A Filipina currently living in California told PRI that she welcomed the transition of her country to 100 million persons: “Filipinos are not a burden to the world population, because we not only care for our own but also for others in the world. One of the greatest and most sought after exports of the Philippines is our skilled, motivated, and exemplary workforce. And these workers tirelessly cultivate their family and community abroad and in the Philippines. We are a very social and civic minded people. We care and share because it is part of our culture and we do it with a smile.”

 Ed, a Filipino accountant, also celebrated the birth of Baby Chonalyn: “The typical Filipino does not associate a baby with ‘cost’ or ‘expense’ but rather as a ‘blessing’ and a ‘gift.’ This is because Filipinos recognize that true happiness does not come from the accumulation of material wealth or prestige, but rather, from true, genuine, and strong relationships with other people. [Filipinos] value life, not because the Church says or the Pope says so, but because they recognize it to be true. And the truth about the value of life, will continue to shine, long after the debates are over.”

It goes without saying that we at the Population Research Institute also welcome Chonalyn’s birth. We need more Filipinos, not fewer. 

Reprinted with permission from Pop.org.


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Two very different ways to respond to Pope Francis’ unrecorded interviews

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By John-Henry Westen

In the last few weeks another series of interviews with Pope Francis surfaced and have again left many Catholics scratching their heads.  Headlines all over the world had the Pope saying that two percent of priests are pedophiles, but is that what he said?  Even though the Vatican spokesman did issue a clarification, that question and others remain unanswered.

Critical reactions to these interviews have been interesting not even so much for their contents as from whom they arise.  These are the observations of some of the most faithful Catholic Church watchers today.  The folks pointing out these concerns are not, as many would assume, ‘“far right-wing-holier-than-the-Pope” types, but mainstream Catholics known for their loyalty to Pope Francis.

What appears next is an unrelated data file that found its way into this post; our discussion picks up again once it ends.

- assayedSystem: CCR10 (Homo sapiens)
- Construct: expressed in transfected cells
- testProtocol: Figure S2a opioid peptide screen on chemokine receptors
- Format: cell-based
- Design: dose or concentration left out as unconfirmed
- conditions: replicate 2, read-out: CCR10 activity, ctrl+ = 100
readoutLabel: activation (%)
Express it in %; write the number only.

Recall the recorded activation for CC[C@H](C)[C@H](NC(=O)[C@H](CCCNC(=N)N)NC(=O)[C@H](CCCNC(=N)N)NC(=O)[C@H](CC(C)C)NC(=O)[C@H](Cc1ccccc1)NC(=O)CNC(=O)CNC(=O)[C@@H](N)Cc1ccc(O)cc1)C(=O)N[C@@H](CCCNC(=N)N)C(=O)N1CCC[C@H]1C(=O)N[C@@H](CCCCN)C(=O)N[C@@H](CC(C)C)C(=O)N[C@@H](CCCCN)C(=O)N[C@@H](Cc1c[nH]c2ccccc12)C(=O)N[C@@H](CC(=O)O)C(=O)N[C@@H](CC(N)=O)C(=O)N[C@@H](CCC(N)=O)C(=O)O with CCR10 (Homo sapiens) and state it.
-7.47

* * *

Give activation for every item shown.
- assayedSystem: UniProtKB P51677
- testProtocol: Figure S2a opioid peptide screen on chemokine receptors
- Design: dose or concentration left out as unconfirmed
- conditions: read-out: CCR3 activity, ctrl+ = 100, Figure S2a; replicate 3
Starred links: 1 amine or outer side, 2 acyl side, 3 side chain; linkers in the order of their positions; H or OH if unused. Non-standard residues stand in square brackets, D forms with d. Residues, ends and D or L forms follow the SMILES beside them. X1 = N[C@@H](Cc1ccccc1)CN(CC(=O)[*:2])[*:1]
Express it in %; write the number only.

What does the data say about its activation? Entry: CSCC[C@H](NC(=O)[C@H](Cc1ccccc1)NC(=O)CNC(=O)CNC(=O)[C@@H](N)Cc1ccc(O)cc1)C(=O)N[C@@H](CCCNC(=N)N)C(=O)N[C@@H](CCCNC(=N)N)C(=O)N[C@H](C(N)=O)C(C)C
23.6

Phillip Lawler is the founder of Catholic World News, the first Catholic news service operating on the Internet. In part of his criticism of the most recent interview, he states: “Why was Pope Francis speaking with Scalfari without having first established clear ground rules for the conversation—rules that would certainly include recording and verification of any quotes?”

(To comprehend the situation accurately it is necessary to have an understanding of the man whom the Pope has allowed to interview him.  Eugenio Scalfari is relatively unknown in the West even after the fanfare of his papal interviews. LifeSiteNews has produced this piece to assist that understanding.)

Lawler recalls: “Back in October the Vatican had been embarrassed by an ‘interview’ in which [Scalfari’s] reconstructed quotes caused an uproar, and the Vatican press office was forced to issue an awkward ‘clarification’ which only added to the confusion.”

In addition to that clarification of the October Scalfari interview, the confusion and uproar got so bad that the Vatican removed the interview from their website, where they had it posted in the section containing the Pope’s speeches. Interestingly, that interview resurfaced two weeks ago on the Vatican website only to be removed again after a new round of criticism.